23. Offer Public Classes or Private Lessons

If you have extra time on your hands and a load of knowledge to share, try offering lessons and tutoring sessions to people online or in your neighborhood to raise extra money. Whether dance, language, or academic, you’ll be surprised to learn how much people are willing to pay to learn or perfect a new skill--especially if it means they are supporting a greater goal.

24. Recycle Used Cell Phones & Ink Cartridges

Many electronic stores will reward you with cash or store credit for recycling old electronics and ink cartridges. While the money isn’t a lot, every bit counts when you are saving for a study abroad program that costs a few thousand dollars. If you don’t have much to recycle, stop by local businesses and ask to collect theirs; they might even pay you a small fee for picking up their items.

25. Stand on the Street Corner & Ask Pedestrians for Donations

It is really easy to be off-putting with this one, so tread carefully. Create a vibrant, appealing sign that highlights your cause and request donations from pedestrians on busy streets. Carry a clipboard with gridded pages to collect email addresses for anyone who wants an update on your trip. Note: some towns may not allow this, so be sure to check your local laws and regulations.

26. Decorate Donation Boxes & Place Them in High Traffic Areas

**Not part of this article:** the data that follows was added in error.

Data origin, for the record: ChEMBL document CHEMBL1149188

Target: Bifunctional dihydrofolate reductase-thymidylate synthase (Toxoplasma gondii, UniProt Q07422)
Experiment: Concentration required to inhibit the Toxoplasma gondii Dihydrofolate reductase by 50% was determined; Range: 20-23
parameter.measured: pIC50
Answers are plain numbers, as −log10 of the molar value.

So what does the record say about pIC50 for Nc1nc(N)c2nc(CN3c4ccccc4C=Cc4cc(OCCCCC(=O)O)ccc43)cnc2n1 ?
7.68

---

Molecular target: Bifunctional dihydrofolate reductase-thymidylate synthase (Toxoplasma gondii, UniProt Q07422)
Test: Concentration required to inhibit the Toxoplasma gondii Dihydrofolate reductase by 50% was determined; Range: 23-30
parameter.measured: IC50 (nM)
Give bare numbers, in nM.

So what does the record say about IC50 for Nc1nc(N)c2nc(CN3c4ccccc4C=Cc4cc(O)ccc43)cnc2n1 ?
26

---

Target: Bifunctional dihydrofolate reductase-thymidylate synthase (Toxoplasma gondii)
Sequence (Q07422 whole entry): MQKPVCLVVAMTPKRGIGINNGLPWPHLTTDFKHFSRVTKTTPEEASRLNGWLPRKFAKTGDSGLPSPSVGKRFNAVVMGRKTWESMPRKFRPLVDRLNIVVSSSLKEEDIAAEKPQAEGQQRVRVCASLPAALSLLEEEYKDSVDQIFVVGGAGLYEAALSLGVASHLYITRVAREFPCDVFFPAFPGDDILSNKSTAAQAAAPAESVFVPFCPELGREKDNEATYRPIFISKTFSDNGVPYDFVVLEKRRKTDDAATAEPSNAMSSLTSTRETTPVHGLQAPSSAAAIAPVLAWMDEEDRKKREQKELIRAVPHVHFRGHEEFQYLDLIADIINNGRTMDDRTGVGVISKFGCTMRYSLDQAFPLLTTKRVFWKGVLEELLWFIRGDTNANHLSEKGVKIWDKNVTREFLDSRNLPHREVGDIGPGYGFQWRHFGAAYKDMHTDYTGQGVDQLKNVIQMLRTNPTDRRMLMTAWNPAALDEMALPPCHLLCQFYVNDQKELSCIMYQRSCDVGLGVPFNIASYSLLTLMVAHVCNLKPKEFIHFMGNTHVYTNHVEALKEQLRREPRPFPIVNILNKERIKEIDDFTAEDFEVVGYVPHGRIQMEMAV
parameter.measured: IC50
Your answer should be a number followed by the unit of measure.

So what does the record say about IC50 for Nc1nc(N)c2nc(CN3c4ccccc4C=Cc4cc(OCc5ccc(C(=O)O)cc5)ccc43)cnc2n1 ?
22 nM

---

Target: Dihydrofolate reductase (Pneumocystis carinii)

Stop by your local coffee shop, former school, or community center and ask if you can place a donations box in their establishment to help pay for your study abroad program. Decorate the box creatively and supply a fact sheet about the program to address frequently asked questions.

27. Virtual Network on Social Media Platforms

Today technology is more useful than ever before, offering a platform for individuals to take charge of their goals. Spend your time on Facebook venting about politics and swiping through memes OR use social media’s wide reach to connect with people who can either help you raise more money, refer you to new scholarships, or introduce you to someone who can.

28. Hold an Auction

If you're artistic, showcase your work! Gather a collection of your best work (photographs, paintings, poetry, collages, etc.) to exhibit and auction. Tell the local newspaper and list the event on social sites like Eventbrite to get the word out.

29. Have a Friend Host a Mary Kay (or Other) Party in Your Honor

If you’ve heard of a "Mary Kay party," it probably involved an intimate get-together, snacks, and a number of products to test and ultimately purchase. You don't have to do a Mary Kay party to get the Mary Kay party benefit though -- whether skincare and beauty products (like Mary Kay), kitchenware or jewelry, these events can turn a profit and in turn be the perfect platform to raise money for your time abroad.